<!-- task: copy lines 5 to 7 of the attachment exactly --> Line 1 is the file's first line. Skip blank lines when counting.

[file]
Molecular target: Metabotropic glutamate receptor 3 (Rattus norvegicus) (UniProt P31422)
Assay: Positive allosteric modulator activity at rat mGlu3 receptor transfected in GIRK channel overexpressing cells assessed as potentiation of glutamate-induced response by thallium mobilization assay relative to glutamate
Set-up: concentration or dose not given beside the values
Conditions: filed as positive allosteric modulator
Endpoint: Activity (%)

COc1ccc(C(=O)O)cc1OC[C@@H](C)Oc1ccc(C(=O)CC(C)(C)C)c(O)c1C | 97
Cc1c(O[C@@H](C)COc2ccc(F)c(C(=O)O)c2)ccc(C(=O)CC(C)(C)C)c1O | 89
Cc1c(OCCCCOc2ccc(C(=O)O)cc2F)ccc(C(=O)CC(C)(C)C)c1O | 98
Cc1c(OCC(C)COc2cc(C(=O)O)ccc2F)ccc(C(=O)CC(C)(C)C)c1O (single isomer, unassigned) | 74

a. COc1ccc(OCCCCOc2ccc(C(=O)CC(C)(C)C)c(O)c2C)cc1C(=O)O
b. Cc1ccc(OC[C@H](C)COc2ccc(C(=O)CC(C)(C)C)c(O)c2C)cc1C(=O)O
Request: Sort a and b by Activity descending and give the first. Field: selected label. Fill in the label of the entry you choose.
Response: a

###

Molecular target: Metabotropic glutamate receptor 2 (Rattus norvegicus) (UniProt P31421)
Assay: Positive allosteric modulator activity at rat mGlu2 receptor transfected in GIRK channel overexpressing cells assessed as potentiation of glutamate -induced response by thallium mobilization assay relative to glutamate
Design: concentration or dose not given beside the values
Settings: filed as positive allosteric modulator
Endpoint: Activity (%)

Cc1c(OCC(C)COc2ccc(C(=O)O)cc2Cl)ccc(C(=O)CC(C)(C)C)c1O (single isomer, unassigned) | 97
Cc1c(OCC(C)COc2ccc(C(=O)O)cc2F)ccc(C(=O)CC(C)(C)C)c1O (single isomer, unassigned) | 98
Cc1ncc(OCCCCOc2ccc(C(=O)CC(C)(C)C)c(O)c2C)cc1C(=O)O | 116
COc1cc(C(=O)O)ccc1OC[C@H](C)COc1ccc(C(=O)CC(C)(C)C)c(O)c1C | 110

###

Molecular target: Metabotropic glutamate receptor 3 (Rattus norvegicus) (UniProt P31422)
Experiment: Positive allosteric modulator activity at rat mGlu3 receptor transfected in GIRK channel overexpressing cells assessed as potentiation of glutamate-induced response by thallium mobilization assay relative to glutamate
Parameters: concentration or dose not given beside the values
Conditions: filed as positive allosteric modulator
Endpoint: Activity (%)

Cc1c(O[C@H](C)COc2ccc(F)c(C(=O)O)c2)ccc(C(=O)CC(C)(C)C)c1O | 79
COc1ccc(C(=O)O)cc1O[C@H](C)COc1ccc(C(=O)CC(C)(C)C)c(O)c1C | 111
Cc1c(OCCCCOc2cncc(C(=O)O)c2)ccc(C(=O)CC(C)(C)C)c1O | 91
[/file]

Endpoint: Activity (%)

COc1ccc(C(=O)O)cc1OC[C@@H](C)Oc1ccc(C(=O)CC(C)(C)C)c(O)c1C | 97
Cc1c(O[C@@H](C)COc2ccc(F)c(C(=O)O)c2)ccc(C(=O)CC(C)(C)C)c1O | 89